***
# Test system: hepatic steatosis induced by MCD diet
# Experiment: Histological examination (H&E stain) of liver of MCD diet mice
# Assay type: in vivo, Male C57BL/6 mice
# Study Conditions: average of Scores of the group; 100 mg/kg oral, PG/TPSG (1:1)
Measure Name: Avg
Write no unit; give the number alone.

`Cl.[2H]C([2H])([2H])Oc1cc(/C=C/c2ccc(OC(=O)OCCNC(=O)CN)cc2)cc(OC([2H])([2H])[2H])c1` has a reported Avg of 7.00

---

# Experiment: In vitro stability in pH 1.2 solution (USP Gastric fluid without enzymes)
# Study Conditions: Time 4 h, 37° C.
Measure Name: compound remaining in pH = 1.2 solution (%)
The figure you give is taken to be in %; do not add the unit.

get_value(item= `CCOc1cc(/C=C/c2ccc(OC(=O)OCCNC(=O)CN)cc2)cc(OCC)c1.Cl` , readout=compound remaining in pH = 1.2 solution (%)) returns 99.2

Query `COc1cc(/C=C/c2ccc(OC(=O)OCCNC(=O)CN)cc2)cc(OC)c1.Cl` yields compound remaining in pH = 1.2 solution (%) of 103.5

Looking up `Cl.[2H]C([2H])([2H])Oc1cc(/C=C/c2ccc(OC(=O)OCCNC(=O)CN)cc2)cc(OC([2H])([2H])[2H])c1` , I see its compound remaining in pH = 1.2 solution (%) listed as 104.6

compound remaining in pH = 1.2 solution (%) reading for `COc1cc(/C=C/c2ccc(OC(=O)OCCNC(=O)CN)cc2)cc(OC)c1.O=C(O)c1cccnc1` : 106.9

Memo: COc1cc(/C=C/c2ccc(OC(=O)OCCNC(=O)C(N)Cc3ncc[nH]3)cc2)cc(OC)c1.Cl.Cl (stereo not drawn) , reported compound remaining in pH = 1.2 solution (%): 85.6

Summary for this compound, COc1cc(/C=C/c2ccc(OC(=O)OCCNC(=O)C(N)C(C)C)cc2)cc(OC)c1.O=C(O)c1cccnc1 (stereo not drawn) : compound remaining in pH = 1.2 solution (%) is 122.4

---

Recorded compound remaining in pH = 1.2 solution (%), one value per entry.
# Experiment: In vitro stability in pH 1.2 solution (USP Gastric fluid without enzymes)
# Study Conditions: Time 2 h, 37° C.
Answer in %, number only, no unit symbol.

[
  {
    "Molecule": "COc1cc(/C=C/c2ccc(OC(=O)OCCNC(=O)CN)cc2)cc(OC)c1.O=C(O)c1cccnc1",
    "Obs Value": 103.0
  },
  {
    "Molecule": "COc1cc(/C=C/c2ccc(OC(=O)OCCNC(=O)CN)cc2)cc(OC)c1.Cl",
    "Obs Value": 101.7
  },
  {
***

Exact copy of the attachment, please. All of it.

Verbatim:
# Test system: hepatic steatosis induced by MCD diet
# Experiment: Histological examination (H&E stain) of liver of MCD diet mice
# Assay type: in vivo, Male C57BL/6 mice
# Study Conditions: average of Scores of the group; 100 mg/kg oral, PG/TPSG (1:1)
Measure Name: Avg
Write no unit; give the number alone.

`Cl.[2H]C([2H])([2H])Oc1cc(/C=C/c2ccc(OC(=O)OCCNC(=O)CN)cc2)cc(OC([2H])([2H])[2H])c1` has a reported Avg of 7.00

---

# Experiment: In vitro stability in pH 1.2 solution (USP Gastric fluid without enzymes)
# Study Conditions: Time 4 h, 37° C.
Measure Name: compound remaining in pH = 1.2 solution (%)
The figure you give is taken to be in %; do not add the unit.

get_value(item= `CCOc1cc(/C=C/c2ccc(OC(=O)OCCNC(=O)CN)cc2)cc(OCC)c1.Cl` , readout=compound remaining in pH = 1.2 solution (%)) returns 99.2

Query `COc1cc(/C=C/c2ccc(OC(=O)OCCNC(=O)CN)cc2)cc(OC)c1.Cl` yields compound remaining in pH = 1.2 solution (%) of 103.5

Looking up `Cl.[2H]C([2H])([2H])Oc1cc(/C=C/c2ccc(OC(=O)OCCNC(=O)CN)cc2)cc(OC([2H])([2H])[2H])c1` , I see its compound remaining in pH = 1.2 solution (%) listed as 104.6

compound remaining in pH = 1.2 solution (%) reading for `COc1cc(/C=C/c2ccc(OC(=O)OCCNC(=O)CN)cc2)cc(OC)c1.O=C(O)c1cccnc1` : 106.9

Memo: COc1cc(/C=C/c2ccc(OC(=O)OCCNC(=O)C(N)Cc3ncc[nH]3)cc2)cc(OC)c1.Cl.Cl (stereo not drawn) , reported compound remaining in pH = 1.2 solution (%): 85.6

Summary for this compound, COc1cc(/C=C/c2ccc(OC(=O)OCCNC(=O)C(N)C(C)C)cc2)cc(OC)c1.O=C(O)c1cccnc1 (stereo not drawn) : compound remaining in pH = 1.2 solution (%) is 122.4

---

Recorded compound remaining in pH = 1.2 solution (%), one value per entry.
# Experiment: In vitro stability in pH 1.2 solution (USP Gastric fluid without enzymes)
# Study Conditions: Time 2 h, 37° C.
Answer in %, number only, no unit symbol.

[
  {
    "Molecule": "COc1cc(/C=C/c2ccc(OC(=O)OCCNC(=O)CN)cc2)cc(OC)c1.O=C(O)c1cccnc1",
    "Obs Value": 103.0
  },
  {
    "Molecule": "COc1cc(/C=C/c2ccc(OC(=O)OCCNC(=O)CN)cc2)cc(OC)c1.Cl",
    "Obs Value": 101.7
  },
  {